More useful equipment came with the Comfort group. The "puddle" lamps are small lights mounted underneath the side mirrors. When the doors are unlocked with the remote or opened, the puddle lights turn on to project a small circle of light next to the door. It's a simple feature, but was useful to see what we were stepping on at night as we exited the vehicle. The Comfort group also added items like an overhead console that displays compass direction and temperature, a keypad, an auto-dimming rearview mirror, automatic headlights, and auto-locking doors. The mirror has a special electrochromic coating that dims at night, reducing the glare from headlights. The automatic headlights worked fine, though we initially thought something was wrong when the headlights were staying on after we shut off the ignition and pulled the key. A flip through the manual told us that they are supposed to do that. A small sliding button on the rearview mirror adjusts the time delay that the headlights stay on after the ignition is killed.
But for $2,340, do you really need this stuff? We could easily go without it, but Ford has sneakily made the Comfort group the only way to get a power-operated driver seat. The same goes for the Convenience group. This $750 option is the only way to get cruise control and a tilt steering wheel on the Explorer Sport.
The $2,340 seat did live up to its group's name. We were quite happy with the comfort it provided, though the standard Ford-brand power-seat buttons on the side of the seat were, as usual, a bit disappointing. They were small and not as intuitive as one would like. And while nothing was horribly wrong with the Explorer Sport's interior, it never went out of its way to impress. In a four-door Explorer, the rear seats are comfortable. But in the Explorer Sport, the rear seats were small and did not provide adequate back or head support. In addition, the materials and overall interior finish were quite average. The center storage bin was large, but the door bins were small. Sitting still, the sunvisor whacked us in the forehead if we moved it from its folded-down position to the driver door position. Does this mean we were sitting too close? If so, then why was it that the smallish radio controls were too far away and couldn't be operated without leaning forward? And why was it that the first button our hand naturally fell to in order to operate the windows was for the passenger's window, not the driver's? It's things like these that make us wonder how this SUV became so popular.
Like the four-door model, the Explorer Sport fares better when its utility is considered. Despite the short wheelbase, the Explorer can still haul 70.2 cubic feet of cargo with the rear seats folded down. This beats a two-door Chevrolet Blazer (67 cubic feet) and a two-door Isuzu Rodeo (62 cubic feet), and dominates smaller 'utes like the Chevrolet Tracker or the Toyota RAV4. With the rear seats folded (the process is easy to do), the Explorer Sport can still haul nearly as much cargo as a four-door Explorer with its rear seats folded. Opening and closing the rear hatch lacked any type of drama.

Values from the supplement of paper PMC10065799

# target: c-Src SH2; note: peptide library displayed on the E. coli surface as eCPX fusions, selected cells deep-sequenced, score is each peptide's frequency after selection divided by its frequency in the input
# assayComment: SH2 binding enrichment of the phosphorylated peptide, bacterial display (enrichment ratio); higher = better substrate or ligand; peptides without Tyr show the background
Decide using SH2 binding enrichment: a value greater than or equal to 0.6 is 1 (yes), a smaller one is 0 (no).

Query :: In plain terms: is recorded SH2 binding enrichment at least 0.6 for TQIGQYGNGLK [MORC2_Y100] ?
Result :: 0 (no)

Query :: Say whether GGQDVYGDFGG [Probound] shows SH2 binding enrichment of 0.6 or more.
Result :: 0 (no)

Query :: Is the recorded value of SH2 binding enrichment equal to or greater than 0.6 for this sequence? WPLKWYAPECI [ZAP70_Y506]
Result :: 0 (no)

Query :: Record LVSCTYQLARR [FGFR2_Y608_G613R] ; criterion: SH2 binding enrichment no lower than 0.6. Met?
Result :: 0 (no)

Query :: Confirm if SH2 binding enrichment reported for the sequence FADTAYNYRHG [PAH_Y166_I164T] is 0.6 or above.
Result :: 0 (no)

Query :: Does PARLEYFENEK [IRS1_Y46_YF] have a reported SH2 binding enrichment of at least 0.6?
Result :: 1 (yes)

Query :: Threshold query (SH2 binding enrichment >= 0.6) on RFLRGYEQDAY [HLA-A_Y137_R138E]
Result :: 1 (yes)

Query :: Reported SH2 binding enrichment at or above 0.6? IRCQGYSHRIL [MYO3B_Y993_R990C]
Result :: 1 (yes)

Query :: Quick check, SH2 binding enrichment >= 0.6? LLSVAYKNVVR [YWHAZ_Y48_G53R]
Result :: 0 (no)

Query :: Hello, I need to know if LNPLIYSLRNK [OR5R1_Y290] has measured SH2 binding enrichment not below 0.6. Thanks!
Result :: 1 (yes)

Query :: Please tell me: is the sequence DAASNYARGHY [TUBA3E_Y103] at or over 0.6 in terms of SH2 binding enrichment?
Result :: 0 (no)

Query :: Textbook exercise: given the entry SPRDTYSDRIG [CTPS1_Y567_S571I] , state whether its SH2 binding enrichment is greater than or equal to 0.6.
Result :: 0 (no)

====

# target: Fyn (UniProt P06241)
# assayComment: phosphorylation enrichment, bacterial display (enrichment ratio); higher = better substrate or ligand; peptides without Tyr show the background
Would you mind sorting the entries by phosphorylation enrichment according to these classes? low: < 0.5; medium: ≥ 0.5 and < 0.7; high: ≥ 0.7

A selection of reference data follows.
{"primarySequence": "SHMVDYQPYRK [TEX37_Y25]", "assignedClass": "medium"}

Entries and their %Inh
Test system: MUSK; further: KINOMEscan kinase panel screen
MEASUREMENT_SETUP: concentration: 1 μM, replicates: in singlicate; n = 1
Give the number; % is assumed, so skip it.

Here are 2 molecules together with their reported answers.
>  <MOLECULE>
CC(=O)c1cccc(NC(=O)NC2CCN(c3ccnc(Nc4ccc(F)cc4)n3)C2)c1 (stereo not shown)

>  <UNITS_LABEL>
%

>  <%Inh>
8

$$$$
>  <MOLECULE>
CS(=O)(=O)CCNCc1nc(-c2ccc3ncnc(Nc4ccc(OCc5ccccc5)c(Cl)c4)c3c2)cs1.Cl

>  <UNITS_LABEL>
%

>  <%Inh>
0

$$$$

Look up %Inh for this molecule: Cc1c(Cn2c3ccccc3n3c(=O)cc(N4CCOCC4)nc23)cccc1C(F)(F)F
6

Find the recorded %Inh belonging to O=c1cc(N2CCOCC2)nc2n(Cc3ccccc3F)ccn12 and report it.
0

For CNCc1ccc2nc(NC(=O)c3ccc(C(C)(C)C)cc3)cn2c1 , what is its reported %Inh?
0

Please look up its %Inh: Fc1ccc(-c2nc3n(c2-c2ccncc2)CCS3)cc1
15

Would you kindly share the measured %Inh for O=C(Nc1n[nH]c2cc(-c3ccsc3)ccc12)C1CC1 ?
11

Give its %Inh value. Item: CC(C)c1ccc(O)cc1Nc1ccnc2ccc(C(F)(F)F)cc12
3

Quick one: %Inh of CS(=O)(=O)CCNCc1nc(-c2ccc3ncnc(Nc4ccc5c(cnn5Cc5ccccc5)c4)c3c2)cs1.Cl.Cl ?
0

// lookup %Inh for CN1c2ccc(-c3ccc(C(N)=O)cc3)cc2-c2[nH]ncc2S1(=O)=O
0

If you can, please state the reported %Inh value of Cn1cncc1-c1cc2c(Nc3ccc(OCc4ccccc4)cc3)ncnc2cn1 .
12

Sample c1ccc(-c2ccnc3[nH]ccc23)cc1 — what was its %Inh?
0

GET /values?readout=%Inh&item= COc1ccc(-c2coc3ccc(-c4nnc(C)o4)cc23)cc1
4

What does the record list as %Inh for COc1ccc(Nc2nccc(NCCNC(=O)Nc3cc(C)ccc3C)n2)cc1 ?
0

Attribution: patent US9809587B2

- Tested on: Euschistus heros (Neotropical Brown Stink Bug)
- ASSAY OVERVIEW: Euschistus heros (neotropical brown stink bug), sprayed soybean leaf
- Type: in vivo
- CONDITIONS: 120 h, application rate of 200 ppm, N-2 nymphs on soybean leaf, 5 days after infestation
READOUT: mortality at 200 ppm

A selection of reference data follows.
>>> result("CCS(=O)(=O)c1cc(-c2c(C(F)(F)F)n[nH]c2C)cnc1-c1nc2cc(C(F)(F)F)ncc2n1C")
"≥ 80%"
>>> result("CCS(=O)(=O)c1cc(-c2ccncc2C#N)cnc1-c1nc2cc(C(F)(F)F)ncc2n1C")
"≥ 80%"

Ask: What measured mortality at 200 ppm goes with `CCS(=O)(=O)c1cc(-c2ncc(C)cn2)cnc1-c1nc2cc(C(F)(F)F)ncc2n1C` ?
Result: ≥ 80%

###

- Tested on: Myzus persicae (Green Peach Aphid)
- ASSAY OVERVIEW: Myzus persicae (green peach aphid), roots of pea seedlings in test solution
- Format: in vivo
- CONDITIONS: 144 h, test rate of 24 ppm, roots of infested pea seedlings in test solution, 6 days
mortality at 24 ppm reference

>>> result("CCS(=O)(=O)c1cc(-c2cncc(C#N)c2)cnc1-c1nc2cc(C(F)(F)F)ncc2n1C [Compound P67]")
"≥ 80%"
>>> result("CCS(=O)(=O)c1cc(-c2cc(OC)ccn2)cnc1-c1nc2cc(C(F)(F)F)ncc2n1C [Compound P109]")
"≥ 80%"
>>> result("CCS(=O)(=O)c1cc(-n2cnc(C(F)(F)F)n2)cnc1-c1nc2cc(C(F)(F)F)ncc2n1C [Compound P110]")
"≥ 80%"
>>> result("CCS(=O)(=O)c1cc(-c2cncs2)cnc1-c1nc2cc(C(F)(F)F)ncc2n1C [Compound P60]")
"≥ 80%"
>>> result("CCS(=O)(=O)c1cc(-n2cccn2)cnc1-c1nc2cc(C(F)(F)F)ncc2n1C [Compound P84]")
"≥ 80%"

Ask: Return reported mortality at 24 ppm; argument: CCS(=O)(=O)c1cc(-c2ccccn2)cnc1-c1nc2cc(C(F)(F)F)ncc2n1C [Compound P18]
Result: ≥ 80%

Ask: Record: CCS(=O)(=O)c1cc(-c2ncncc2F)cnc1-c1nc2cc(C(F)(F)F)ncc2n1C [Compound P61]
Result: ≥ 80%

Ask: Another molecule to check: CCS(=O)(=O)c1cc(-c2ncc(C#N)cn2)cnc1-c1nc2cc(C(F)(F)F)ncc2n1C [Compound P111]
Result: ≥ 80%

Further utility could be gained from four-wheel drive. But alas, our test vehicle was faithful to its rear wheels only. As such, we didn't bother taking the Explorer off the pavement. Without four-wheel drive, the Explorer is little better than a car in terms of its capability in poor conditions. Actually, it might be less capable. Traction control, something found quite frequently on cars priced similarly to our vehicle, isn't an option on 2WD Explorers.
Contained on pavement, our Explorer didn't do itself any favors. Over small bumps or ripples, it was fine. But once it encountered medium- or large-sized bumps, it was distinctly truck-like in the way it bounded and hopped. This was likely due to the shorter wheelbase. Pushed beyond normal commuting-type efforts, we noticed a steering system that was unresponsive off center and a brake pedal that required too much effort. Only when we were on the throttle were we impressed. The power from the 4.0-liter SOHC V6 (210 horsepower and 240 foot-pounds of torque) was very useful in urban situations, and it allows a maximum towing capacity of 4,900 pounds. On the freeway, the Explorer cruised relatively quietly, with minimal road noise and no squeaks or rattles.
Overall, we were disappointed with the Explorer Sport that we drove. With 4WD, we could have treated our Explorer like an SUV instead of like a car with a huge trunk. With four doors instead of two, maybe that big-time driver's-side blind spot would have gone away and the rear seats would have become more useful. Maybe we would have been more forgiving of a stripper Explorer Sport instead of the $26,505 model we tested. Maybe we would be more impressed if we were "Horse Trailer Monthly" instead of Edmunds.com. Maybe. But none of those things happened. Which leaves us scratching our heads about why somebody would buy an Explorer Sport 2WD. It can't go off-road. And on the road, its manners and interior are humbled by a roomy, new $15,000 Ford Focus. If you want to purchase an Explorer, we recommend a four-door model.
Used 1999 Ford Explorer Overview
The Used 1999 Ford Explorer is offered in the following submodels: Explorer SUV. Available styles include XL 4dr SUV, Sport 2dr SUV, XLT 4dr SUV, Sport 2dr SUV 4WD, XLS 4dr SUV, XLT 4dr SUV 4WD, XL 4dr SUV 4WD, XLS 4dr SUV 4WD, Eddie Bauer 4dr SUV AWD, Limited 4dr SUV AWD, Limited 4dr SUV, XLT 4dr SUV AWD, Eddie Bauer 4dr SUV 4WD, Eddie Bauer 4dr SUV, and Limited 4dr SUV 4WD.
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Should I lease or buy a 1999 Ford Explorer?
Is it better to lease or buy a car? Ask most people and they'll probably tell you that car buying is the way to go. And from a financial perspective, it's true, provided you're willing to make higher monthly payments, pay off the loan in full and keep the car for a few years. Leasing, on the other hand, can be a less expensive option on a month-to-month basis. It's also good if you're someone who likes to drive a new car every three years or so.